Photo By Randall Baucom | Maj. Gen. Richard Mustion, Commanding General, Human Resources Command, talks with Col. Kevin Bishop, Deputy Commander of U.S. Army Japan and I Corps (Forward) at Camp Zama on Jan. 26, 2013. Maj. Gen. Mustion and a team of military personnel specialists visited Camp Zama to learn about U.S. Army Japan and I Corps (Forward) and to provide information to the command’s senior NCOs and officers about upcoming personnel management changes.
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CAMP ZAMA, Japan - Human Resources Command’s (HRC) Commanding General and a team of HRC senior leaders visited Japan last week to discuss first-hand the changes in personnel programs that will impact the future of our Army. Over 200 senior officers and noncommissioned Officers across all the units that make up U.S. Army Japan and I Corps (Forward) participated in the presentations both at Camp Zama and in Okinawa. The senior officer briefs focused on changes to the Officer Evaluation Reports and the future of Officer Promotions across the service. The senior NCO briefs discussed the impact of the Qualitative Service Program (QSP) and other force shaping programs that have an effect on the NCO ranks in the near future.
The purpose of the visit was two-fold according to Human Resources Command (HRC) Commander, Maj. Gen. Richard Mustion. “We are here to make soldiers aware of the manning of our Army and what they can expect in the future as far as some of the major changes that are coming out.We also want to do all we can to reduce the stress and the uncertainty that our soldiers face and learn their concerns. Additionally, we want to learn from the soldiers to determine if there are any gaps in our processes that we (HRC) can improve upon.”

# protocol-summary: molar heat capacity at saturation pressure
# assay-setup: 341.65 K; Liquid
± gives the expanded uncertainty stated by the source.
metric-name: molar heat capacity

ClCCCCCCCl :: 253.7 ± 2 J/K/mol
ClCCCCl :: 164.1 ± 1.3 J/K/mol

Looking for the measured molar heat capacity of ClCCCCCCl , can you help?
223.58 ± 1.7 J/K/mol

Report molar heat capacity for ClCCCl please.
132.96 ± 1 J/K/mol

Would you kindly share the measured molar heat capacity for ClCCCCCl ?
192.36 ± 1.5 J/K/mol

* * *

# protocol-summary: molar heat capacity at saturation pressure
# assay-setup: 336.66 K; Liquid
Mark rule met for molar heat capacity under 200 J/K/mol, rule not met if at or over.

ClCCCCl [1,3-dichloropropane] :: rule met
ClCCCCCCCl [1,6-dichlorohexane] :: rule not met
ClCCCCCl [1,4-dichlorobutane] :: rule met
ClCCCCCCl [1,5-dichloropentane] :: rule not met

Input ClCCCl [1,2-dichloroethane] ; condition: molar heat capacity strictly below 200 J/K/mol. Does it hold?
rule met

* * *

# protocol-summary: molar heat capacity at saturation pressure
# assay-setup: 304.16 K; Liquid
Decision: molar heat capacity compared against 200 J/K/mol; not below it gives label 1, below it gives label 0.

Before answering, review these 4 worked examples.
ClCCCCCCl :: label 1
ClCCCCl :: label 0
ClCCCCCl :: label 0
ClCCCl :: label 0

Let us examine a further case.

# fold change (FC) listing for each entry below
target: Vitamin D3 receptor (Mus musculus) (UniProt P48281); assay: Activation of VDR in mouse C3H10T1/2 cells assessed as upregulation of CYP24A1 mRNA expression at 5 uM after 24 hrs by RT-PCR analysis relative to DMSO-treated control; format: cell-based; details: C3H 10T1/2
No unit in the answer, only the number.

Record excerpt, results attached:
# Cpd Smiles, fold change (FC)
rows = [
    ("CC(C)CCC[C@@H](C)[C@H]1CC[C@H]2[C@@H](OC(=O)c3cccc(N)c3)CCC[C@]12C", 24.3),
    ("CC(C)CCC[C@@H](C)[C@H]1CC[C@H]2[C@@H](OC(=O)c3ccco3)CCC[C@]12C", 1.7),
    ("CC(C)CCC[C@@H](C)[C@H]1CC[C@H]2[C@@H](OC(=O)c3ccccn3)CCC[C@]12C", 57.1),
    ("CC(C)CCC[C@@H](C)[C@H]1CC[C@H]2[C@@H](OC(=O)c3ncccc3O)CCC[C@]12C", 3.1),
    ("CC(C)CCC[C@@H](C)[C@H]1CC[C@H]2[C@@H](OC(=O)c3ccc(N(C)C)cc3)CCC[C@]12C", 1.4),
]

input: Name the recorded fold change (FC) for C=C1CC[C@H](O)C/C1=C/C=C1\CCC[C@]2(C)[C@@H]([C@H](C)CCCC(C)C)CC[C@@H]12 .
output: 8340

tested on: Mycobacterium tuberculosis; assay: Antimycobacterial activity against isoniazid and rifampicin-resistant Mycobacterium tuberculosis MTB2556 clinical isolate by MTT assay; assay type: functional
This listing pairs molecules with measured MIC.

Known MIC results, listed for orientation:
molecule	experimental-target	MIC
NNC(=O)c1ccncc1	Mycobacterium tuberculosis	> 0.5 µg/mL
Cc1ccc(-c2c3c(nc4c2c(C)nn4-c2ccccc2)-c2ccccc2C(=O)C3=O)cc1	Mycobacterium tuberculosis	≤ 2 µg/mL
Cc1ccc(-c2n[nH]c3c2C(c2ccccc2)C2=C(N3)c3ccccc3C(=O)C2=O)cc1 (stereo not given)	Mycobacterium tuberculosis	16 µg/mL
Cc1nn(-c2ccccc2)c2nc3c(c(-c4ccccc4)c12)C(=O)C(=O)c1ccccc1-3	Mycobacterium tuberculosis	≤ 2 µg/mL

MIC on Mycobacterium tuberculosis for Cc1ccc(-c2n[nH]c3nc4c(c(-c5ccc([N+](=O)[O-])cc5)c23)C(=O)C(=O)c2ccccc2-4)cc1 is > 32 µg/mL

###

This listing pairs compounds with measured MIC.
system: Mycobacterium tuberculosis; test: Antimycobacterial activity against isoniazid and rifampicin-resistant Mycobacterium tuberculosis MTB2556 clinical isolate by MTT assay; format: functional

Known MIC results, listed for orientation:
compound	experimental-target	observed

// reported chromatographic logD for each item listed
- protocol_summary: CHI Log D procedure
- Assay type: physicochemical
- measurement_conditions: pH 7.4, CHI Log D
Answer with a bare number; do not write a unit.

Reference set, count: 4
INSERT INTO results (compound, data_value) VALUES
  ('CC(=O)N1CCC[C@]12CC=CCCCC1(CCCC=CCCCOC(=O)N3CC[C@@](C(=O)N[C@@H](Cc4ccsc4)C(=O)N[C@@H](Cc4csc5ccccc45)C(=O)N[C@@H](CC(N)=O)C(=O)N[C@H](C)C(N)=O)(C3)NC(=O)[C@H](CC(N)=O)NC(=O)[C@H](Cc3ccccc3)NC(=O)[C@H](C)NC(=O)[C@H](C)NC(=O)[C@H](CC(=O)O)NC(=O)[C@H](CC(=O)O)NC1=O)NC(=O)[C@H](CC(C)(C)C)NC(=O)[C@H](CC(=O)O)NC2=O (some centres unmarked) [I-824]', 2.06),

One of the topics discussed in the senior officer briefs is a major change in the Officer Evaluation Report (OER) system. The new OER, currently scheduled for implementation in December, will be grade specific with different reports for Company Grade (2LT-CPT & WO1-CW2), Field Grade (MAJ-LTC & CW3-CW5), and Strategic Leaders (COL-BG) evaluation Reports. The rater and senior rater for these reports will render block checks to the rated officer, and will be forced to manage their rating profiles by only giving “Top” blocks, the highest rating, to 49.9 percent of the officers they rate throughout their career. This is intended to assist selection boards in easily identifying the “best qualified” officers for promotions.
Another topic of discussion in the senior officer briefs was the normalizations of an officers timeline to allow for “Broadening Assignments.” This includes increased time in grade to captain, major and colonel and a reduction in average time in key and developmental positions to 18-24 months. Broadening Assignments are assignments that are designed to increase the Officer’s experience and understanding of the Army, and are usually not directly associated with line units or the officer’s primary Military Occupational Specialty (MOS). An example the HRC commander gave was the Army Staff. In fact, Mustion suggests that Commanders should encourage officers with high performance and potential to pursue competitive broadening assignments such as internships, fellowships and scholarships.
The senior noncommissioned officer briefs tend to focus on the Qualitative Selection Program. The QSP consists of a series of centralized board processes designed to select and retain the highest quality NCOs who display the greatest potential for continued service. The selection process for the QSP follows the same voting methodology applied to all current selection boards. According to Command Sgt. Maj. Steven Payton, the command sergeant major of U.S. Army Japan and I Corps (Forward),“HRC was able to give some very detailed information not only on how QSP will effect NCOs in the near term, but in the long term as well.”
To Payton the overall message was extremely clear. “Soldiers need to be proactive in managing their individual careers and making sure that they are doing the things they need to do to ensure they are touching all of the bases that are required of their specific MOSs. Their accountability of their own records, of themselves, and their performance are the most important things. To be competitive, you must do the best that you can do at whatever job that is given to you, then the report that is rendered from that performance will reflect that you were doing what you were suppose to be doing.”
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CAMP ZAMA, KANAGAWA, JP
This work, Human Resources Command visits Japan, by Randall Baucom, identified by DVIDS, is free of known copyright restrictions under U.S. copyright law.